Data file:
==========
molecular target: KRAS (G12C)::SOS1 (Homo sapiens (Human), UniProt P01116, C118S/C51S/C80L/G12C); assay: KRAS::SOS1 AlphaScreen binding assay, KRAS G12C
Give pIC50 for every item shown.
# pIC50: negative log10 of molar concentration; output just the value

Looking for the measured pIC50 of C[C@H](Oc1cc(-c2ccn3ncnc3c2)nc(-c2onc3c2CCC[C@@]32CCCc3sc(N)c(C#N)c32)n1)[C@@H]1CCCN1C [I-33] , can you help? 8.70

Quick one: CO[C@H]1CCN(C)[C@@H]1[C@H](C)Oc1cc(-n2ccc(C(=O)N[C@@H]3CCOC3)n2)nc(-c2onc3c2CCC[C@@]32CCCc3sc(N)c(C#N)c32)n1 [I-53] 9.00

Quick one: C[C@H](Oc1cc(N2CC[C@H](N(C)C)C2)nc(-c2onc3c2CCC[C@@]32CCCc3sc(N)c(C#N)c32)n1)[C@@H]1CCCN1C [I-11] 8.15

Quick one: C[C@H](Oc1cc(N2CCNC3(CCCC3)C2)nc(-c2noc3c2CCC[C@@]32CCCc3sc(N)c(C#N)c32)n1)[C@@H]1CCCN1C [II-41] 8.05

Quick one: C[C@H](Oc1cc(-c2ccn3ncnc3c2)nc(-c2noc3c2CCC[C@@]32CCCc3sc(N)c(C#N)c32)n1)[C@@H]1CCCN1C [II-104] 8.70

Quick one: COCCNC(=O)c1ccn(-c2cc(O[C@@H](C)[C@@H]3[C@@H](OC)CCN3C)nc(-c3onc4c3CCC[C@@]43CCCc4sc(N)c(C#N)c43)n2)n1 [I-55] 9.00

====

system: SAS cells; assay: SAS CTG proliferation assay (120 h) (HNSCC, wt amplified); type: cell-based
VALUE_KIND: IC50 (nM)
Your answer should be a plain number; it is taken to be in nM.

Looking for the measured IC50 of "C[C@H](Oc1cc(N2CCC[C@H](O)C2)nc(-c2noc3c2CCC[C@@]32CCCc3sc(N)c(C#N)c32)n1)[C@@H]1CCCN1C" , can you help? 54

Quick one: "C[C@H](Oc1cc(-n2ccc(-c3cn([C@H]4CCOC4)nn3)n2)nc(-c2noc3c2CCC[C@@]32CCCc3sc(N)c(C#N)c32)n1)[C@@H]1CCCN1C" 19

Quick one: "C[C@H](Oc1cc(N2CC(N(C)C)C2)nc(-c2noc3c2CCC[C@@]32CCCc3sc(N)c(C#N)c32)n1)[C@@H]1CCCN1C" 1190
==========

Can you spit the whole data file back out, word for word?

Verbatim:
molecular target: KRAS (G12C)::SOS1 (Homo sapiens (Human), UniProt P01116, C118S/C51S/C80L/G12C); assay: KRAS::SOS1 AlphaScreen binding assay, KRAS G12C
Give pIC50 for every item shown.
# pIC50: negative log10 of molar concentration; output just the value

Looking for the measured pIC50 of C[C@H](Oc1cc(-c2ccn3ncnc3c2)nc(-c2onc3c2CCC[C@@]32CCCc3sc(N)c(C#N)c32)n1)[C@@H]1CCCN1C [I-33] , can you help? 8.70

Quick one: CO[C@H]1CCN(C)[C@@H]1[C@H](C)Oc1cc(-n2ccc(C(=O)N[C@@H]3CCOC3)n2)nc(-c2onc3c2CCC[C@@]32CCCc3sc(N)c(C#N)c32)n1 [I-53] 9.00

Quick one: C[C@H](Oc1cc(N2CC[C@H](N(C)C)C2)nc(-c2onc3c2CCC[C@@]32CCCc3sc(N)c(C#N)c32)n1)[C@@H]1CCCN1C [I-11] 8.15

Quick one: C[C@H](Oc1cc(N2CCNC3(CCCC3)C2)nc(-c2noc3c2CCC[C@@]32CCCc3sc(N)c(C#N)c32)n1)[C@@H]1CCCN1C [II-41] 8.05

Quick one: C[C@H](Oc1cc(-c2ccn3ncnc3c2)nc(-c2noc3c2CCC[C@@]32CCCc3sc(N)c(C#N)c32)n1)[C@@H]1CCCN1C [II-104] 8.70

Quick one: COCCNC(=O)c1ccn(-c2cc(O[C@@H](C)[C@@H]3[C@@H](OC)CCN3C)nc(-c3onc4c3CCC[C@@]43CCCc4sc(N)c(C#N)c43)n2)n1 [I-55] 9.00

====

system: SAS cells; assay: SAS CTG proliferation assay (120 h) (HNSCC, wt amplified); type: cell-based
VALUE_KIND: IC50 (nM)
Your answer should be a plain number; it is taken to be in nM.

Looking for the measured IC50 of "C[C@H](Oc1cc(N2CCC[C@H](O)C2)nc(-c2noc3c2CCC[C@@]32CCCc3sc(N)c(C#N)c32)n1)[C@@H]1CCCN1C" , can you help? 54

Quick one: "C[C@H](Oc1cc(-n2ccc(-c3cn([C@H]4CCOC4)nn3)n2)nc(-c2noc3c2CCC[C@@]32CCCc3sc(N)c(C#N)c32)n1)[C@@H]1CCCN1C" 19

Quick one: "C[C@H](Oc1cc(N2CC(N(C)C)C2)nc(-c2noc3c2CCC[C@@]32CCCc3sc(N)c(C#N)c32)n1)[C@@H]1CCCN1C" 1190